Local teen gains IT experience in HIRED! program
August 8, 2013
ABERDEEN PROVING GROUND, Md. - A local high school senior is gaining real-world experience at the APG South (Edgewood) Dial Central Office (DCO), part of the U.S. Army Signal Network Enterprise Center.
Ronald Burris is one of 51 teens participating in Family and MWR's HIRED! Program, which offers apprenticeships to students, ages 15 to 18.
During the summer, apprentices work eight-hour shifts, two days a week, assisting with basic, age-appropriate duties.
Burris has been shadowing telephone technicians as they troubleshoot phone connection issues. There are two DCOs on APG, one on APG North and one on APG South. The DCOs house the equipment needed to provide the landline phone services for the post.
"We are trying to give [Burris] a good vision of what all it takes for a phone to get dial tone," said Sharon Popp, Burris' mentor.
"From the wiring to the switch programing, to the cross connects on the main distribution frame, these are the things that are not seen by the end user. It is nice that someone gets to see what we do behind the scenes. He can see that this job takes teamwork and perseverance," said Popp, who called Burris an eager learner.
In addition to shadowing technicians, Burris has organized circuit packs and other supplies for the DCO.
Burris moved to Harford County in the spring and said he hoped to participate in HIRED! to learn a new skill and stay busy during the summer. He said he is interested in a career in criminal justice or information technology.
"Working in this area is a possibility," he said. "Since I have been here my interests have grown."
APG's HIRED! Coordinator Jay McKinney said the program gives teens an advantage because it exposes them to different careers before going to college or trade school.
"They are able to see what they like and what they don't like," he said, "all while gaining work experience that they can put on a resume and college application."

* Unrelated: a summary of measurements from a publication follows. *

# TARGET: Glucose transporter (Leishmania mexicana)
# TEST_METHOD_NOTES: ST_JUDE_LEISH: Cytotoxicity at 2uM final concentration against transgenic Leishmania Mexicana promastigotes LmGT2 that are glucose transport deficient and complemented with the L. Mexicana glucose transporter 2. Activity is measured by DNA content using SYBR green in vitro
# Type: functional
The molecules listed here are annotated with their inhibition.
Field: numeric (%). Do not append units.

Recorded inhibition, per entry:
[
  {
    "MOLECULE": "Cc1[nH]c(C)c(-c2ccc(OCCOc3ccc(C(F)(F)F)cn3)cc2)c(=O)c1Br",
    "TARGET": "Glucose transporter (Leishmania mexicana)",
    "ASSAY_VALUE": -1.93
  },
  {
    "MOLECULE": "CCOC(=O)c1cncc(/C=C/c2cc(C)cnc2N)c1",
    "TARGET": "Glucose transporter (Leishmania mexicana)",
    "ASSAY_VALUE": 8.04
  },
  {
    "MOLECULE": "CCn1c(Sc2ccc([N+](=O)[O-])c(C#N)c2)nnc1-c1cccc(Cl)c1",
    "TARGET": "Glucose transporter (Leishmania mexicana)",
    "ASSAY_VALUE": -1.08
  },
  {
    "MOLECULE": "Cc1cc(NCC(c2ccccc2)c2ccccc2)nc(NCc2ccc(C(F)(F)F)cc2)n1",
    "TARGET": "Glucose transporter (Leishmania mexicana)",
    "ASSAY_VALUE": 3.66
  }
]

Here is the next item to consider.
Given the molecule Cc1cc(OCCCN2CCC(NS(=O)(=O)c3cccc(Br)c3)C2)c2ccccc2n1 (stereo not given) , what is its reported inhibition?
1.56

McKinney said his goal is to match apprentices with organizations that reflect their career interests.
"APG offers a wide range of science, technology, and medical careers," McKinney said. "Offering apprenticeships in these fields would provide invaluable experience for our teenagers."
The HIRED! program offers a variety of job placements for teens of military and government civilians assigned to APG. To secure apprenticeships, candidates must achieve and maintain a 2.0 grade point average or higher before completing a pre-assessment and interviews with facility managers. Depending on the skills and interest teens show in these interviews, they are placed under the direct supervision of a designated on-site mentor who is responsible for tutoring his or her individual apprentices.
Career options in HIRED! include: education, child and/or youth development, marketing or graphic design, library and information science, food and beverage management, pet care education, information technology, sports studies and sports management. Students may participate in the program twice a year between the ages of 15 and 18.
Additional requirements for students include participating in career-prep enrichment activities like workshops on how to complete financial aid forms and scholarship applications. Students will also be expected to keep a journal of their experience.
"Teens will receive experience that will make them competitive in future job opportunities and college applications." McKinney said. "They will develop work and life skills, like customer service, and resume writing, that will be applicable to any job they might pursue in the future."
HIRED! is accepting teens for the fall term. During the fall, teens will work three hours a day, five days a week. To register for the fall term or to find out how to become a mentor, contact McKinney at email@example.com, or call 410-278-3250.